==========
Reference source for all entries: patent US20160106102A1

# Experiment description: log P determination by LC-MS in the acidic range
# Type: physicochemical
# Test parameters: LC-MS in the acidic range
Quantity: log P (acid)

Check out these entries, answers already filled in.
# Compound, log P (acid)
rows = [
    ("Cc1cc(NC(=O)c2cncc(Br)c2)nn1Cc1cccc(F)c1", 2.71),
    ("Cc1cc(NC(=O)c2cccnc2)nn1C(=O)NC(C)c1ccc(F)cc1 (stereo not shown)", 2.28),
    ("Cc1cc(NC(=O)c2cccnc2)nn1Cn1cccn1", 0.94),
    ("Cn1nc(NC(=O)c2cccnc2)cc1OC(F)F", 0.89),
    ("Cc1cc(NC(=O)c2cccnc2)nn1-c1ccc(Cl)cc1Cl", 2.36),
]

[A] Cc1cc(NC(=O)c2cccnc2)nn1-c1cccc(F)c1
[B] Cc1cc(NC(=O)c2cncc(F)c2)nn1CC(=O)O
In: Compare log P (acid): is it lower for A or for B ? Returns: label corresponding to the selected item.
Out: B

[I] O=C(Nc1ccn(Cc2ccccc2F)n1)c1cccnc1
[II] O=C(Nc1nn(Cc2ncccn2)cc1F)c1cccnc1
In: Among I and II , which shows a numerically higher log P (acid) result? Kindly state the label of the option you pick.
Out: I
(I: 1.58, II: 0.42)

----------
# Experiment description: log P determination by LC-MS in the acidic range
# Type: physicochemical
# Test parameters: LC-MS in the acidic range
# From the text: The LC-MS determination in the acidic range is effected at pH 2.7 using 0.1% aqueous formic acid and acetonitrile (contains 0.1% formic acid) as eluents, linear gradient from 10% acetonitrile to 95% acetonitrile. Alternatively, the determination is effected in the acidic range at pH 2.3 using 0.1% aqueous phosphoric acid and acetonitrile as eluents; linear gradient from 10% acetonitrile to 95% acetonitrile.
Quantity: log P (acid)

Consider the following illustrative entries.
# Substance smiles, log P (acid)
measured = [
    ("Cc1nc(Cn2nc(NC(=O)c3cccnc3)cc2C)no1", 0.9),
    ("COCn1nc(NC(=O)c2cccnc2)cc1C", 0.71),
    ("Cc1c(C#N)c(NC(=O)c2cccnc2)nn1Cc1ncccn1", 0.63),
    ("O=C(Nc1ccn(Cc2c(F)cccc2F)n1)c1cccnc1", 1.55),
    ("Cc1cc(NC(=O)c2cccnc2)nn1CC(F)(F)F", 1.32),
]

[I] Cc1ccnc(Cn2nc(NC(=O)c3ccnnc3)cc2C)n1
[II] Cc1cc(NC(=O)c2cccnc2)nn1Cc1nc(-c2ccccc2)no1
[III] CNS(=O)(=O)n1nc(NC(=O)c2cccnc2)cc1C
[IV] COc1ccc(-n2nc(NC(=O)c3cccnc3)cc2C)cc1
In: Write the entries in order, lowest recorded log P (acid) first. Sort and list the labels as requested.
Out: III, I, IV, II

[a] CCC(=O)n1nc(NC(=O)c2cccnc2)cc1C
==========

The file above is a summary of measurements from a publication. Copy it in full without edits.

Reference source for all entries: patent US20160106102A1

# Experiment description: log P determination by LC-MS in the acidic range
# Type: physicochemical
# Test parameters: LC-MS in the acidic range
Quantity: log P (acid)

Check out these entries, answers already filled in.
# Compound, log P (acid)
rows = [
    ("Cc1cc(NC(=O)c2cncc(Br)c2)nn1Cc1cccc(F)c1", 2.71),
    ("Cc1cc(NC(=O)c2cccnc2)nn1C(=O)NC(C)c1ccc(F)cc1 (stereo not shown)", 2.28),
    ("Cc1cc(NC(=O)c2cccnc2)nn1Cn1cccn1", 0.94),
    ("Cn1nc(NC(=O)c2cccnc2)cc1OC(F)F", 0.89),
    ("Cc1cc(NC(=O)c2cccnc2)nn1-c1ccc(Cl)cc1Cl", 2.36),
]

[A] Cc1cc(NC(=O)c2cccnc2)nn1-c1cccc(F)c1
[B] Cc1cc(NC(=O)c2cncc(F)c2)nn1CC(=O)O
In: Compare log P (acid): is it lower for A or for B ? Returns: label corresponding to the selected item.
Out: B

[I] O=C(Nc1ccn(Cc2ccccc2F)n1)c1cccnc1
[II] O=C(Nc1nn(Cc2ncccn2)cc1F)c1cccnc1
In: Among I and II , which shows a numerically higher log P (acid) result? Kindly state the label of the option you pick.
Out: I
(I: 1.58, II: 0.42)

----------
# Experiment description: log P determination by LC-MS in the acidic range
# Type: physicochemical
# Test parameters: LC-MS in the acidic range
# From the text: The LC-MS determination in the acidic range is effected at pH 2.7 using 0.1% aqueous formic acid and acetonitrile (contains 0.1% formic acid) as eluents, linear gradient from 10% acetonitrile to 95% acetonitrile. Alternatively, the determination is effected in the acidic range at pH 2.3 using 0.1% aqueous phosphoric acid and acetonitrile as eluents; linear gradient from 10% acetonitrile to 95% acetonitrile.
Quantity: log P (acid)

Consider the following illustrative entries.
# Substance smiles, log P (acid)
measured = [
    ("Cc1nc(Cn2nc(NC(=O)c3cccnc3)cc2C)no1", 0.9),
    ("COCn1nc(NC(=O)c2cccnc2)cc1C", 0.71),
    ("Cc1c(C#N)c(NC(=O)c2cccnc2)nn1Cc1ncccn1", 0.63),
    ("O=C(Nc1ccn(Cc2c(F)cccc2F)n1)c1cccnc1", 1.55),
    ("Cc1cc(NC(=O)c2cccnc2)nn1CC(F)(F)F", 1.32),
]

[I] Cc1ccnc(Cn2nc(NC(=O)c3ccnnc3)cc2C)n1
[II] Cc1cc(NC(=O)c2cccnc2)nn1Cc1nc(-c2ccccc2)no1
[III] CNS(=O)(=O)n1nc(NC(=O)c2cccnc2)cc1C
[IV] COc1ccc(-n2nc(NC(=O)c3cccnc3)cc2C)cc1
In: Write the entries in order, lowest recorded log P (acid) first. Sort and list the labels as requested.
Out: III, I, IV, II

[a] CCC(=O)n1nc(NC(=O)c2cccnc2)cc1C